Practice social distancing by limiting your interaction with others. If you do need to be around others, it is advised to avoid group settings of 10 or more people and to keep a distance of at least six feet between yourself and another individual. If your circumstances allow you to stay at home, that is encouraged as much as possible.

By taking social distancing seriously, we can help our health care industry, our fellow citizens, and our world through this uncertain and difficult time.


National Nutrition Month – Meet Executive Director of Dining Services, Lisa Wolfe, RD, LD

March is National Nutrition Month and at The Wesley Communities, we are fortunate to have our Executive Director of Dining Services, Lisa Wolfe, RD, LD. As an Ohio State University graduate, Lisa studied Medical Dietetics and soon after, became a Registered Dietitian. Lisa first started with our communities in 2005, as a Clinical Dietitian focusing on clinical nutrition and monitoring resident care. From that position, Lisa’s career progressed to Assistant Director of Dining Services positions throughout our communities, which gave her valuable experience in not only nutrition but also in improving our dining services to meet the needs of our residents. Click the link above to learn more about Lisa.

 


New Year, New You – 2020 Resolutions for Seniors

The New Year has officially kicked off and for many, this is a time to set new goals and to plan for the year ahead. Health is typically one of the main areas people focus on once January rolls around, and while it may be a more obvious goal in the younger generations, it is just as important for our seniors as well.

If you are planning to focus on your health in 2020, set goals that will benefit both your physical and mental health. Typically, there are small changes and adjustments that can be made to your regular routine that will have a lasting, positive impact overall. Click the link above for some New Year’s Resolutions that will help you start 2020 in the right direction.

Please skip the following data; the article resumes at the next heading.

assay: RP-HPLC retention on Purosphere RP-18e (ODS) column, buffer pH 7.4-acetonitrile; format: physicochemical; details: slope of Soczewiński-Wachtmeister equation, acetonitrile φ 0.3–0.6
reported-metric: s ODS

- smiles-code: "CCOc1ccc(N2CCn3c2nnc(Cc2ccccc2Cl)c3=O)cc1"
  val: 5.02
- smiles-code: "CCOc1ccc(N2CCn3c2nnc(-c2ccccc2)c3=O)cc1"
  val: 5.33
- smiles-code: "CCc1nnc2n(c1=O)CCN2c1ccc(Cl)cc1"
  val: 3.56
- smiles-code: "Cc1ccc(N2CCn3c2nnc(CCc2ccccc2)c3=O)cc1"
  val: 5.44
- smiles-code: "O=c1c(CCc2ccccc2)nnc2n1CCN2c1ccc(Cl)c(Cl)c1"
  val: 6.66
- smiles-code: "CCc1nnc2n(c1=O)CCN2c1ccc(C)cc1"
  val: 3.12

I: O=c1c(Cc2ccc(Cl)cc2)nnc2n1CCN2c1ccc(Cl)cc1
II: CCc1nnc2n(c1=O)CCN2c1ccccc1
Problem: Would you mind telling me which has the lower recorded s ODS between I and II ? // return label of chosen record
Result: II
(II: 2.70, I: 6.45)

Boomers Can Achieve Better Health with Super Foods

Super foods. The name alone evokes images of capped heroes, swooping in to save the day. But are these foods really worthy of such superlative nomenclature? And are the health benefits to seniors all they are cracked up to be? For some of these foods, the answer is a resounding “Yes!” But for others, recent studies have given mixed reviews.

What makes a food “super”?

The trademark of most of the super foods is that they are packed with vitamins, minerals, fiber, “good” fats, and/or lean protein. On top of that, many are loaded with antioxidants. Diets rich in antioxidants are frequently associated with the prevention of cancer, inflammation, neurodegenerative diseases, and cardiovascular disease–all issues of concern as we age. Click the link above to learn more about the types of super foods that can help boomers achieve better health.


Physical Fitness and Aging

We all want our parents to remain as active and independent as possible, and we want the same thing for ourselves! Regular exercise is pivotal for seniors. Seniors are at greater risk for disease, lost mobility, and falls than any other age group. Conversely, they often realize the positive effects of exercise more quickly than other age group. If your parent hasn’t been exercising, it can be difficult to get started.

Healthyaging.net offers some tips to get over that initial hump.

  1. Look for daily opportunities to exercise. Park away from the store and walk briskly to the entrance.
  2. Try several different exercises to find what you like best. You will be more likely to stick with the ones you enjoy doing.
  3. Find a buddy. You are less likely to skip a workout if it means saying “no” to a friend.
  4. Join a walking group, visit your local Y, rec center, park, church or senior center. Malls often open early to allow walkers to get in a workout before the shopping starts. Working those ever important hamstring muscles helps to decrease the risk of falling.
  5. Balance is so important. Stair climbing, getting out of a chair, and other acts of mobility increase your balance.
  6. Breathe deeply. Just filling the lungs with air can stave off pneumonia. Combine those deep breaths with fully stretched arms being raised straight out and then overhead and you can increase your range of motion at the same time. Add some music and work it to the beat!